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bartman5impson

Only getting 50% travel on front forks - normal?

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bartman5impson

In the picture below I have marked which portion of the front forks are being used. The area marked in red is completely clean, but above that, dirty and rusting. This is surprising because I always feel the front end dive hard whenever I brake with moderate force. When I come to a stop on the front brakes the bike also bounces back as the forks decompress. Even letting off the throttle is enough to have the front end dive. Is it normal to only be getting about 50% of travel from the forks? I have been looking into installing the Race Tech Gold Valve Emulators.

fork.thumb.jpg.42080a140a1cb33272fbc2ed8b7f3146.jpg

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elmo

Best to establish your current baseline bike/rider sag and hard brake numbers with a zip tie before making any changes. However, this is more for spring and preload, and does not provide and rebound info which mostly visual and feel. Not familiar with the Race Tech Gold Valve Emulators, but rebound damping control is desperately needed on the stock forks.

1386346548_ziptieelevations.thumb.jpg.2f85dc4705b3efc92702325dae49d4a0.jpg

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Beemer

Just off the top of my head if you had only 5.1 inches of travel to begin with and you subtract around 40 mm of rider sag from that you aren't going to have a whole lot of travel left.


Beemer

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elmo
Posted (edited)

Agree, 40mm is soft but I am 220# with gear, it's an old photo and not a recommendation. My point was to know your sag numbers whatever they may be, before making changes. Currently running 30mm rider sag but mostly ride at the track. Pic Sonoma raceway Yamaha only day, on Monday after the MotoAmerica weekend a few weeks ago, with my new Alpine stars race tech vest.

FYI- The use of zip ties is a great way to learn about your fork travel range. On a downhill slope hit the front brake hard at 20 mph and try to lift the rear up, do you top out?

799641879_Sonoma-Yamahaonlyday.thumb.jpg.693f80d7d9f433885ee9d8ca634341cc.jpg

1925144758_yamaha_20191.thumb.jpg.9c0fe87b902c2e41984c03187ba8f830.jpg

 

Edited by elmo
zip tie

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kylerhsm
19 hours ago, bartman5impson said:

In the picture below I have marked which portion of the front forks are being used. The area marked in red is completely clean, but above that, dirty and rusting. This is surprising because I always feel the front end dive hard whenever I brake with moderate force. When I come to a stop on the front brakes the bike also bounces back as the forks decompress. Even letting off the throttle is enough to have the front end dive. Is it normal to only be getting about 50% of travel from the forks? I have been looking into installing the Race Tech Gold Valve Emulators.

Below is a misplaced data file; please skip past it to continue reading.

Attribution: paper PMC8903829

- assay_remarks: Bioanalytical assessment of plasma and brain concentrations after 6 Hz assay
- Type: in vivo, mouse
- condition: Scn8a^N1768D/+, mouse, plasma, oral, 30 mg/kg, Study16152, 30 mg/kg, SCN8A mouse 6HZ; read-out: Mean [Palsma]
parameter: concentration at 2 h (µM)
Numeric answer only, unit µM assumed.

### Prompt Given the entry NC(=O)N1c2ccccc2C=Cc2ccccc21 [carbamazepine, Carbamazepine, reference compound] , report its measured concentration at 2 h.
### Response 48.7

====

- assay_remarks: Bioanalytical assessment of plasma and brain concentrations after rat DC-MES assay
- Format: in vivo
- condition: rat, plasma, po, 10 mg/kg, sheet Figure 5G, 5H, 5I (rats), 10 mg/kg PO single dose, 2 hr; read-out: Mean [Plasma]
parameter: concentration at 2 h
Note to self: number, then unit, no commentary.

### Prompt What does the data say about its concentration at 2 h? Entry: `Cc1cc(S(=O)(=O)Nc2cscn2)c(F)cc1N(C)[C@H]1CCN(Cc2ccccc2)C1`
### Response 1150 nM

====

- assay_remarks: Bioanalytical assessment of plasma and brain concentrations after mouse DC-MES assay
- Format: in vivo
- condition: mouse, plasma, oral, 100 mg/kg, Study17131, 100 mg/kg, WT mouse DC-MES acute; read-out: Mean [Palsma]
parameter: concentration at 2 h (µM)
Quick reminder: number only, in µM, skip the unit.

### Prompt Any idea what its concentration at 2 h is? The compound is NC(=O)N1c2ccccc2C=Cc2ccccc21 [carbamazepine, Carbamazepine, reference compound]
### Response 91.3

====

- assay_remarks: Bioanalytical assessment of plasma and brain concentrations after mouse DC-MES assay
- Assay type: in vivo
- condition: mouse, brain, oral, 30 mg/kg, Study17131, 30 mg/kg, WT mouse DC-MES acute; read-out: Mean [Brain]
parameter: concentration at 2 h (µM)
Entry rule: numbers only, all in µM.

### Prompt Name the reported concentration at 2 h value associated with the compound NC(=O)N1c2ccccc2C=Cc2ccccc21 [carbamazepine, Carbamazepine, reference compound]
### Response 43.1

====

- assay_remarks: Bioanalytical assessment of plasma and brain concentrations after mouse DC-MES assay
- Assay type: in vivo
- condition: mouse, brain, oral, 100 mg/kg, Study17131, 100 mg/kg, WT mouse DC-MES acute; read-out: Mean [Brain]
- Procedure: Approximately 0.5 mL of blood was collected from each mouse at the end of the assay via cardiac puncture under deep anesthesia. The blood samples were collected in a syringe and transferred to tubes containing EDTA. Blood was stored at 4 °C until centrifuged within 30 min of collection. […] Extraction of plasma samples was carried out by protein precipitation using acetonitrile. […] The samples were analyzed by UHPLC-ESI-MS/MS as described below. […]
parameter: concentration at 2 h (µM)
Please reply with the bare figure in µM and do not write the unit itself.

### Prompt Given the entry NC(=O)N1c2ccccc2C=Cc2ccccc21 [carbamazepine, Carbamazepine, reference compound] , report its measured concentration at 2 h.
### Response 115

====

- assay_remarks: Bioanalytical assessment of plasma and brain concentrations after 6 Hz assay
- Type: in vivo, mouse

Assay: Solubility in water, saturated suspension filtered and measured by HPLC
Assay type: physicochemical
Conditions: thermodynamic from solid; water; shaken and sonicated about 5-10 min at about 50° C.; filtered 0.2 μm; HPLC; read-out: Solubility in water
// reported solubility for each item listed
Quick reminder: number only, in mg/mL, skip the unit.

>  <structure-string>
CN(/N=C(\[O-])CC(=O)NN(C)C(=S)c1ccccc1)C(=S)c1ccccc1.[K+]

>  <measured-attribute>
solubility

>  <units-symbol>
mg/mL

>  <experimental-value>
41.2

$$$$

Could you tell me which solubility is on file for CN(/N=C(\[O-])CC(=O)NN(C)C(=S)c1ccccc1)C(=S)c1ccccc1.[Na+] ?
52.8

If you're a lightweight like me (160 pound) then the stock springs are a little too stiff so you'll struggle to get optimum travel out of them. The diving is weak damping (front and rear) which people can mistake for thinking they have too soft springs. With the stock springs in the front I get 15mm static sag with an additional 13mm rider which is only 28mm all up. Either that or you just don't brake hard.

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Zupatun

Zip tie dont lie...

Spirited street riding I only use 2/3 of travel at most (.95 front springs, Matris inserts for my 245lb butt)...on the track, if it is all the way to the stops...I'm bottomed out and overwhelming the suspension, but there's usually at least 10-15mm left on trackdays.

 

On the street, I just dont ever brake hard...usually.  

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gregjet

Might be worth checking the forks weren't overfilled just in case.

GVE's are a BIG improvement over stock "valving" if you do them properly. I had them before I went to Pattonme's internals. Decent rate springs will help.

You should NEVER get full travel. That is the same as hitting your frame with a sledge hammer. 1mm less fine. 20-30% of available travel ( 130mm >26-39mm ) drop travel bike and rider, depending on how you want the bike to feel, with minium preload on a correct rate spring.

NOTE: The stock soft rear spring will make the front end "feel" firmer and reduce fork action. The bike sits down into the rear and also increases static trail which "increases" the apparent spring rate. On some bikes with this problem the front can sometimes hardly move on road ( non dirt) surfaces. The Suzuki DRZ400SM suffered from this very badly.


Go forth and modify my son...go forth and modify...

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